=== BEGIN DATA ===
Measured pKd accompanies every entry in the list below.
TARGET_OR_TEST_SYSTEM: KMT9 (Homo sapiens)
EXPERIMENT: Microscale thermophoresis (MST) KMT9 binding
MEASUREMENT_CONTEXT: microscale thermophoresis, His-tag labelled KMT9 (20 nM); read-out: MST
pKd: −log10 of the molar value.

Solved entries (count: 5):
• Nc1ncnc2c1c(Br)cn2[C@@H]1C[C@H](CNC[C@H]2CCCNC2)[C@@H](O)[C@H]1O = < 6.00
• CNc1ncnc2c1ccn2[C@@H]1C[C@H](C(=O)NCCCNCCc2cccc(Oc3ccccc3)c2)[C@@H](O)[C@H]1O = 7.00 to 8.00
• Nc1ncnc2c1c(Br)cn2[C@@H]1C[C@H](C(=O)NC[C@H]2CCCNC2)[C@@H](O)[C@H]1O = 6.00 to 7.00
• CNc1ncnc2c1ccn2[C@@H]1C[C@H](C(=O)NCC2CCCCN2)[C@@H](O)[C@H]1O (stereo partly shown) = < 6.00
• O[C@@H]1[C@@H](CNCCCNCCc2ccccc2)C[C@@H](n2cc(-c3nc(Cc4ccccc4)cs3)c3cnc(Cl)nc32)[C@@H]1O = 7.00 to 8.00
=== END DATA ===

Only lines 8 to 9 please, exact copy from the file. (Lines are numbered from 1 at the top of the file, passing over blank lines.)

• CNc1ncnc2c1ccn2[C@@H]1C[C@H](C(=O)NCCCNCCc2cccc(Oc3ccccc3)c2)[C@@H](O)[C@H]1O = 7.00 to 8.00
• Nc1ncnc2c1c(Br)cn2[C@@H]1C[C@H](C(=O)NC[C@H]2CCCNC2)[C@@H](O)[C@H]1O = 6.00 to 7.00